Book review: The Bootstrapper’s Bible

Book cover for The Bootstrapper's Bible by Seth Godin

I would consider myself a follower of Seth Godin. I discovered his blog over 10 years ago and have been a daily reader ever since.

Seth has also written a lot of books on marketing and business, but I hadn’t read any of them. I might be changing my tune after recently reading The Bootstrapper’s Bible.

I typically read around 5 business books a year. I’ve found that good business books provide actionable advice. The best business books provide actionable advice and stand the test of time. Since Godin published The Bootstrapper’s Bible in 2004, and it’s still relevant today, I would put it in the latter category. In other words, The Bootstrapper’s Bible is one of the better business books you’ll read.

Here are the three things I particularly liked about the book:

  1. The book is concise at just over 100 pages. It’s obviously directed at busy business owners because it gets right to the point(s). Godin isn’t trying to hit a page count, and he doesn’t fill the book with gratuitous stories and fluff to fill white space.
  2. The advice he provides is direct and actionable. He doesn’t beat around the bush. He lays out precisely what you need to do to build a business that doesn’t require outside investment and is self-funding, which, by the way, is over 98% of the businesses that are started every year.
  3. The book applies to bootstrapped companies of all types. You don’t need to be in the technology or media space to benefit from the advice. It applies to media companies, internet companies, software companies, hardware companies, brick-and-mortar stores, local service businesses, and professional services and consulting businesses.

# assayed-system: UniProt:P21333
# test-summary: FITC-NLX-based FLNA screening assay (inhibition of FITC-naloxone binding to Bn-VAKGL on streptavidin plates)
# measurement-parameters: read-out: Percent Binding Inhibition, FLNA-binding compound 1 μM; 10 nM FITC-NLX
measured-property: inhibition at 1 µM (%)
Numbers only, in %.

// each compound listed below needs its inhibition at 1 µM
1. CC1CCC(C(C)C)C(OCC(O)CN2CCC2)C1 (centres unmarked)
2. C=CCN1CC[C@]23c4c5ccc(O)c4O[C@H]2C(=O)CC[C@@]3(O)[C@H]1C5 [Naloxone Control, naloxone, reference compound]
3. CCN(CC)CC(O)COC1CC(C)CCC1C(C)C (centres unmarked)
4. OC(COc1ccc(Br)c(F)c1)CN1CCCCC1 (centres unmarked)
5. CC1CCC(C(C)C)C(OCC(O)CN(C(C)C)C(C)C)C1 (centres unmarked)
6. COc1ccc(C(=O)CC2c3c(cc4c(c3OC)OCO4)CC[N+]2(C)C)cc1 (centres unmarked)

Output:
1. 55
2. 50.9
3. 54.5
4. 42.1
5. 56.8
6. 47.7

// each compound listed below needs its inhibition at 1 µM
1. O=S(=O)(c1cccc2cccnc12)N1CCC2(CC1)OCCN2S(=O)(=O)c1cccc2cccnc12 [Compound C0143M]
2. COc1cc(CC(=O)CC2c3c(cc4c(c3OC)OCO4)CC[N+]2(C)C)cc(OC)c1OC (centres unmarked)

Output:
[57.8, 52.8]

The Bootstrapper’s Bible is one of those books I wish I had read 15 years ago when I started my business, although I’m not sure it would have had the same impact. I was determined to raise money and not so sure I would have agreed with his bootstrapping thoughts. With experience as my teacher, I found myself agreeing with just about all his advice. I felt my head nodding as I read his thoughts about finding a business model, the differences between a freelancer and an entrepreneur, understanding the value chain of your business, advice around debt, being sales focused, and the importance of advertising.

The value of the book may be best summarized as follows. In a free market economy, it’s easy to start a business, which is great. The downside is that it’s easy to start a business and get in over your head. The Bootstrapper’s Bible is the book that puts you on the right path and in position to do the right things when starting a business while not losing your shirt, or your mind, in the process.

So what’s the absolute best part of the book? Seth Godin has made it available for free! You can access and download it by clicking here. If you’re thinking about starting a business, just starting out in your business, or have been in business for years, I highly recommend reading it. You won’t regret it, and better yet, I’m certain you’ll discover insightful advice that you can immediately apply to your business.

(And while you’re at it, you should consider subscribing to his blog, too.)

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